Finally, a project which should have commenced in 2018 is now in progress. Metrc, the leading provider of cannabis regulatory systems in the US, is launching Radio-Frequency Identification plant tags in their ‘efforts’ to improve environmental performance, reduce waste, and improve seed-to-software tracking. According to GlobeNewswire, “Metrc is initiating a pilot test program for select state agencies and licensees to provide feedback on the tag’s design, durability and readability.”
Benzinga reports that “Now, it has managed to formulate sustainable paper plant tags that maintain durability and RFID technology efficiency. Metrc’s sustainable RFID tags are designed to improve compliance auditing and reporting, carrying embedded security advantages over other systems and arriving regulation-compliant and ready for use.”
Adding to this, GlobeNewsWire states, “The sustainable tags developed by Metrc contain 30 percent post-consumer waste (PCW), providing a steady source of demand for recycled paper products, 10 percent hemp, and 60 percent responsibly sourced Forest Stewardship Council (FSC) certified virgin paper fiber….The base material of the sustainable tags is made with 100 percent renewable Green E-certified wind-powered electricity (RECs) under a third-party certified ISO 14001 Environmental Management System and is manufactured carbon neutral (VERs), offering additional environmental benefits to the materials and process.”
Why The Delay In Roll Out?
While considered a positive move for the marijuana sector, the delayed introduction of the pilot program brings about questions of why the company did not roll out this program in 2018 or even further back when it won the contract.
As reported in online media, METRC has acknowledged that its track record hasn’t been perfect, with its software experiencing occasional outages and slowdowns, and this now brings in the question of why the company failed to start this program and seed-to-software tracking in 2018 when it won the contract.
Sure, METRC’s support and program rollout are dependent on the marijuana sector, demographics, changing regulations, and each state’s compatibility with its systems and processes, but the question still remains of why this introduction was delayed.
A Public-Facing PR Statement Or A Sincere Effort To Effect Change And Reduce Waste?
While the introduction of the pilot program for new sustainable RFID tags shows some progress, taking until 2024 to implement it screams further criticism. It brings up the question of whether or not the program is more of a public-facing PR statement or if it is, in fact, a sincere effort to effect change and reduce waste. Or, possibly, is this angled at profit?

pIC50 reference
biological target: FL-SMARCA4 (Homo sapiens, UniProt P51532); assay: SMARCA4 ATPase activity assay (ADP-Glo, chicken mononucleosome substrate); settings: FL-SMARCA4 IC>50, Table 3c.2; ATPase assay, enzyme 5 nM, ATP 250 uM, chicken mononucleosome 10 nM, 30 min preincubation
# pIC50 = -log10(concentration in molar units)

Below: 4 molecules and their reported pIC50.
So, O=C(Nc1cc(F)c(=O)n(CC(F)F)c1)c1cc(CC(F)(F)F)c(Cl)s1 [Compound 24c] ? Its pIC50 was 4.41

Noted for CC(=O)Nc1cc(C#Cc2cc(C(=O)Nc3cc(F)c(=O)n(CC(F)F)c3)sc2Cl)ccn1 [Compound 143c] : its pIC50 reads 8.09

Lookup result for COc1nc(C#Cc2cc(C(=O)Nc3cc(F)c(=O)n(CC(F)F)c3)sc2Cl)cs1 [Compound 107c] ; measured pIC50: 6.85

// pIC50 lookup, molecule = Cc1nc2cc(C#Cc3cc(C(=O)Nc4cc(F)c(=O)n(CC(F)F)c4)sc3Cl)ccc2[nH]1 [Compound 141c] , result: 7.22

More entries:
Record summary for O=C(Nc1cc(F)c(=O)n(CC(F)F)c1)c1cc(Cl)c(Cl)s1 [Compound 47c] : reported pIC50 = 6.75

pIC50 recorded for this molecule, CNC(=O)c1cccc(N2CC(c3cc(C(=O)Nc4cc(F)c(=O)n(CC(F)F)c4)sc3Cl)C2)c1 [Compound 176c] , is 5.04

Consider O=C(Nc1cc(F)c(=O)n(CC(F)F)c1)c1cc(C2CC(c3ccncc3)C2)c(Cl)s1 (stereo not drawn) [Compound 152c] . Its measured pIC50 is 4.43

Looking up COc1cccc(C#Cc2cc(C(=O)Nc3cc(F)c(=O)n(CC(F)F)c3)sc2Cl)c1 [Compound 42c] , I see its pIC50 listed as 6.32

Alone, considering the State of Oklahoma, “the company stands to gain from providing its system to cannabis operators in those state-legal markets, $12 million… a figure associated with the company’s contract in Oklahoma.”
Is It A Good Thing When No Alternatives Are Available?
According to Globenewswire, “Following the pilot program, METRC expects to officially launch its sustainable RFID tag solution in 2023, with a complete transition planned for 2024.” As METRC is the leading provider of cannabis regulatory technology systems in the US, operators will have to rely solely on this company which currently dominates the seed-to-sale tracking and compliance sector.
With no alternatives to turn to, this means operators are held at the mercy of METRC and its pilot program. In the past, METRC has been criticized for slowdowns and outages in Maryland’s medical marijuana markets, and uneven and slow rollouts in California. Reports in the past have also deemed METRC’s rollouts and systems to be confusing and hard to work.
Whether or not heavy reliance on the latter will speak of doom or gloom or positive outcomes is to be seen. Whether or not it will achieve a common goal of ensuring safe and legal cannabis markets in the 19 states Metrc holds contracts in, as online news reports state, will also be seen.
For now, the piloting of these RFID tags and seed-to-sale software is a good thing. Nevertheless, no matter who controls the pilot programs or not, the industry will see the tracking of legal cannabis plants from early life to final sales—and this is a good thing. Yes, improving environmental performance, reducing waste and improving seed-to-software tracking are good things.
We can only hope that this sustainable tag solution proves METRC’s verbal dedication to the cannabis industry, stakeholders, communities and the planet in general. When our hopes come to fruition, it’ll be time for a hit to celebrate!
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